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I had asked the man in wardrobe to take a photo of me.

Why is it that there's no articles before the noun wardrobe?

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    Because it's this guy not this guy – Jim Oct 8 '13 at 4:57
  • So it means the man was in a closet full of clothes? It's the same grammar as " I went to school"?? – user41481 Oct 8 '13 at 5:13
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    No, it means the man works in the wardrobe department (for example in a movie studio) – Jim Oct 8 '13 at 5:19
  • I see. I also found a sentence like this. "She went to wardrobe for her fitting." In this case, she is a performer and wardrobe is a room right? – user41481 Oct 8 '13 at 5:23
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    It's more than a room. Wardrobe, when used in relation to a theatrical or film studio, means the department responsible for costumes. When wardrobe is used without an article it implies a studio setting. – GreaseMonkey Oct 8 '13 at 5:52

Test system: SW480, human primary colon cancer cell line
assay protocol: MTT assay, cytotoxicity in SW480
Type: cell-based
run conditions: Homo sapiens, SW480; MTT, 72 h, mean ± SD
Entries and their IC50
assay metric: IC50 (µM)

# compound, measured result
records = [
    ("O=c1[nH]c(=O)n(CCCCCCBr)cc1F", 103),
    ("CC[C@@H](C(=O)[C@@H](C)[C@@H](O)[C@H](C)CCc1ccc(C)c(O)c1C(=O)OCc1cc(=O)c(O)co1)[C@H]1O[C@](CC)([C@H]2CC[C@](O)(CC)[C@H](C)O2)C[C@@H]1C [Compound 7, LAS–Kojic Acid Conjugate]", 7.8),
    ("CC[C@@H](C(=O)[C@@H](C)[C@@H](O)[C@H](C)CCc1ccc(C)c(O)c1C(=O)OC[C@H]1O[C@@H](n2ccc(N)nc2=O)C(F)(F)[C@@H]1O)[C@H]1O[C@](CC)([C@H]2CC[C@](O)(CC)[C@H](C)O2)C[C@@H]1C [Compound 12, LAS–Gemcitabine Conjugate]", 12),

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It's more than a room. Wardrobe, when used in relation to a theatrical or film studio, means the department responsible for costumes. When wardrobe is used without an article it implies a studio setting.

Common expressions heard in studios include:

"I need to get to wardrobe for my costume change."

"I saw a beautiful outfit down in wardrobe."

"Go to wardrobe and pick out some clothes that you like."

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    This holds for any department within any large organization, hence tropes like meeting the new guy in accounting or let customer service handle it or we have a meeting with marketing at 2pm. – choster Oct 8 '13 at 14:08

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